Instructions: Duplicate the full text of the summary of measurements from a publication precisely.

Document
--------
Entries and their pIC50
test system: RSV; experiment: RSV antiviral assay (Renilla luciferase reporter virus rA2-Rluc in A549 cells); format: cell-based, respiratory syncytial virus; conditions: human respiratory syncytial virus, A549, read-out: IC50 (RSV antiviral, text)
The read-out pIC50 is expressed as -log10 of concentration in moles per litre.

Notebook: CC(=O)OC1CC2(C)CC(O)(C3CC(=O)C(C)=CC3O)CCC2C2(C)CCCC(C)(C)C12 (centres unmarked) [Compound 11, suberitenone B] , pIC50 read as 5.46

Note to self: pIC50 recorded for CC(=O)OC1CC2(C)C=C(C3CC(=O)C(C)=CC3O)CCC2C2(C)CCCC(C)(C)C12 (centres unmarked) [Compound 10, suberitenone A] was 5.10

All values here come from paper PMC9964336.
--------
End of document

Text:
Entries and their pIC50
test system: RSV; experiment: RSV antiviral assay (Renilla luciferase reporter virus rA2-Rluc in A549 cells); format: cell-based, respiratory syncytial virus; conditions: human respiratory syncytial virus, A549, read-out: IC50 (RSV antiviral, text)
The read-out pIC50 is expressed as -log10 of concentration in moles per litre.

Notebook: CC(=O)OC1CC2(C)CC(O)(C3CC(=O)C(C)=CC3O)CCC2C2(C)CCCC(C)(C)C12 (centres unmarked) [Compound 11, suberitenone B] , pIC50 read as 5.46

Note to self: pIC50 recorded for CC(=O)OC1CC2(C)C=C(C3CC(=O)C(C)=CC3O)CCC2C2(C)CCCC(C)(C)C12 (centres unmarked) [Compound 10, suberitenone A] was 5.10

All values here come from paper PMC9964336.